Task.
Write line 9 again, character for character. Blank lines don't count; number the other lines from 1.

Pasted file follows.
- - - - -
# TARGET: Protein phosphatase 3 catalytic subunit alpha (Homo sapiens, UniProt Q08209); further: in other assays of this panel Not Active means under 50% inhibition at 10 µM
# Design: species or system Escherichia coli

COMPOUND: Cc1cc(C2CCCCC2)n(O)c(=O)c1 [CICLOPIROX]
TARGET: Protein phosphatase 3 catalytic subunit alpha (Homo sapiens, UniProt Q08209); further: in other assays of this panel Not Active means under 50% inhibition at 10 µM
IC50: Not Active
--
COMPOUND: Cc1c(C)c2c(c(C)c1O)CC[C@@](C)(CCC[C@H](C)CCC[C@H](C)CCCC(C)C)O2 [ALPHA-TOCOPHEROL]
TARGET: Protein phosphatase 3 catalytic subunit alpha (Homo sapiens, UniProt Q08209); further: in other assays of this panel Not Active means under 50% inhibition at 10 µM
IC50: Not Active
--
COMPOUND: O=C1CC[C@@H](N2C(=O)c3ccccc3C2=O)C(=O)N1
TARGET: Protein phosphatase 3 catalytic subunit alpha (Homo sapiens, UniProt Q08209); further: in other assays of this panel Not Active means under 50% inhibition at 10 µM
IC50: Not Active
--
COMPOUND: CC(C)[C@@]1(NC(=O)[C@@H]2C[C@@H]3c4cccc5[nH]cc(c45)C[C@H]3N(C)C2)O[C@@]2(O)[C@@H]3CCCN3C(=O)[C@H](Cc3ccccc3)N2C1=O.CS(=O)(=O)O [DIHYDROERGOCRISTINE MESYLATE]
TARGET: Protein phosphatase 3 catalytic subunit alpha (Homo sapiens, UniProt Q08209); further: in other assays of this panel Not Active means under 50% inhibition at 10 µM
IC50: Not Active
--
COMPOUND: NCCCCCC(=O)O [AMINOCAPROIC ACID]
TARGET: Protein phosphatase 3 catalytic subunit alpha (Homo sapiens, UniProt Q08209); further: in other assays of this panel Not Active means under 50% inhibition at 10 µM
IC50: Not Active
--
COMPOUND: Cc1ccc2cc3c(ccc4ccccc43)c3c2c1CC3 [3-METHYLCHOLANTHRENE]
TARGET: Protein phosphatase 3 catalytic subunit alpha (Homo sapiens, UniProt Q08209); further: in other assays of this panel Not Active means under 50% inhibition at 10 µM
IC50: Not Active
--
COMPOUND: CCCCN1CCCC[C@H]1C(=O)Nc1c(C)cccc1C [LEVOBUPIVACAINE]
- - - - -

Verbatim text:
IC50: Not Active